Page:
Winter opens this picture-book biography of John F. Kennedy with his 1963 assassination and a striking bit of personal history: just a year old, Winter himself was there that day in Dallas: “I watched his car pass by, watched him waving to the crowds of cheering people, watched him getting smaller and smaller as the car drove on.” Beginning the book with tragedy allows Winter to conclude it with a sense of hope and promise, after whisking readers on a tour of select moments in Kennedy’s life, from sickly daydreamer who “loved words” to war hero, senator, and president. Throughout, Winter emphasizes how Kennedy’s charisma and eloquence served him both in campaigning for the presidency and in diffusing situations like the Cuban Missile Crisis. Ford, who collaborated with Winter on 2008’s Barack, contributes fairly static paintings, several based on iconic photographs (a b&w image of Kennedy debating Nixon on TV; a 1931 photo of the Kennedy family on the beach in Hyannis Port). A rosy and somewhat thin account of Camelot. Ages 4–8. Illustrator’s agent: Steven Malk, Writers House. (Oct.)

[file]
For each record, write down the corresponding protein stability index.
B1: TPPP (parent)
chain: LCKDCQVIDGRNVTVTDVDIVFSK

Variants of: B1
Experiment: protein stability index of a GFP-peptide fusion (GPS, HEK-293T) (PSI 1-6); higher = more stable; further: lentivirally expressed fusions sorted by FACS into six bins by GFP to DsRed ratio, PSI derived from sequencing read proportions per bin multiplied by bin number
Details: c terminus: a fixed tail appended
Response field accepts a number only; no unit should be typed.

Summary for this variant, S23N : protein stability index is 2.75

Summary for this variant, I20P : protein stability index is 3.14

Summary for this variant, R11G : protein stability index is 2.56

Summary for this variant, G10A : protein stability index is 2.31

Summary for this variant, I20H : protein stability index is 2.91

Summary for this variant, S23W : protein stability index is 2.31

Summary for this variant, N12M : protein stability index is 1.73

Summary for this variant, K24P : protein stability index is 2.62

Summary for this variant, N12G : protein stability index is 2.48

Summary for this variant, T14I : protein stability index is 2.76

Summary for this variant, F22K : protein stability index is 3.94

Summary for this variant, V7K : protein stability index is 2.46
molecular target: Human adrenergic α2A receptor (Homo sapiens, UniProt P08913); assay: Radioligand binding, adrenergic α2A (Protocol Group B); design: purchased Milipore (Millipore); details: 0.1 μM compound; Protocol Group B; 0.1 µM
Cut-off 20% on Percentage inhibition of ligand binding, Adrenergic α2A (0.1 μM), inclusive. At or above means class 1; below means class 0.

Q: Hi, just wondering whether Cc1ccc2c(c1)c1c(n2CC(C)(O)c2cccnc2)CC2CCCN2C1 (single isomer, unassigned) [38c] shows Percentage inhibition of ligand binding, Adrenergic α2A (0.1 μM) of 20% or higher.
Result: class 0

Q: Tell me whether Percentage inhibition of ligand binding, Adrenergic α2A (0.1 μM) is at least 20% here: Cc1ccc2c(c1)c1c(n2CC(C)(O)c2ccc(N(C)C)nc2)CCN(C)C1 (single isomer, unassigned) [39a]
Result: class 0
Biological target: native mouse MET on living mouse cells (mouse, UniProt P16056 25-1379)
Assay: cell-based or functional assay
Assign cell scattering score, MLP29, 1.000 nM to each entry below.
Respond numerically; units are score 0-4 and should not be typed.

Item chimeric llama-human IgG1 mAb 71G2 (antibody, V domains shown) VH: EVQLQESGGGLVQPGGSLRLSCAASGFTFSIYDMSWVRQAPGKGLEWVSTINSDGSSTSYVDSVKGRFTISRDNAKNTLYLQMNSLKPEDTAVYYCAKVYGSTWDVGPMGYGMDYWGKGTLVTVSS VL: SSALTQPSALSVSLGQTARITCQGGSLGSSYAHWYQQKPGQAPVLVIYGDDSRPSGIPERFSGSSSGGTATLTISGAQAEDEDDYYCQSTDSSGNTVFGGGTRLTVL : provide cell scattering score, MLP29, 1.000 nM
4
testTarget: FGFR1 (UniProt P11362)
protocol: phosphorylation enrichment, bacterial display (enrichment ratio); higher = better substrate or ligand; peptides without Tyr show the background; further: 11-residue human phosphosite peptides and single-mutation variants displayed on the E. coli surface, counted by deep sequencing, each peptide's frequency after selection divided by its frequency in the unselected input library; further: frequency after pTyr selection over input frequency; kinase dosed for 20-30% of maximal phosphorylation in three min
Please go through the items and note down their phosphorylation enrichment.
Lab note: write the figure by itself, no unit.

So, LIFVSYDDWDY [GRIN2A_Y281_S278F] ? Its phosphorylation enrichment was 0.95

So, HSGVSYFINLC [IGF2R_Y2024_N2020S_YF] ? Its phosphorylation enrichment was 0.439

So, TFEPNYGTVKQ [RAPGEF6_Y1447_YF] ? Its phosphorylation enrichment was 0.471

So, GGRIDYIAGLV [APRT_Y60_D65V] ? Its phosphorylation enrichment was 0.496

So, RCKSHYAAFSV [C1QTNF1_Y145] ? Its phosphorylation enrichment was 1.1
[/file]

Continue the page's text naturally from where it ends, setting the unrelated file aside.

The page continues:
Reviewed on: 09/30/2013 Release date: 10/01/2013 Genre: Children's
During the Covid-19 crisis, Publishers Weekly is providing free digital access to our magazine, archive, and website. To receive the access to the latest issue delivered to your inbox free each week, enter your email below.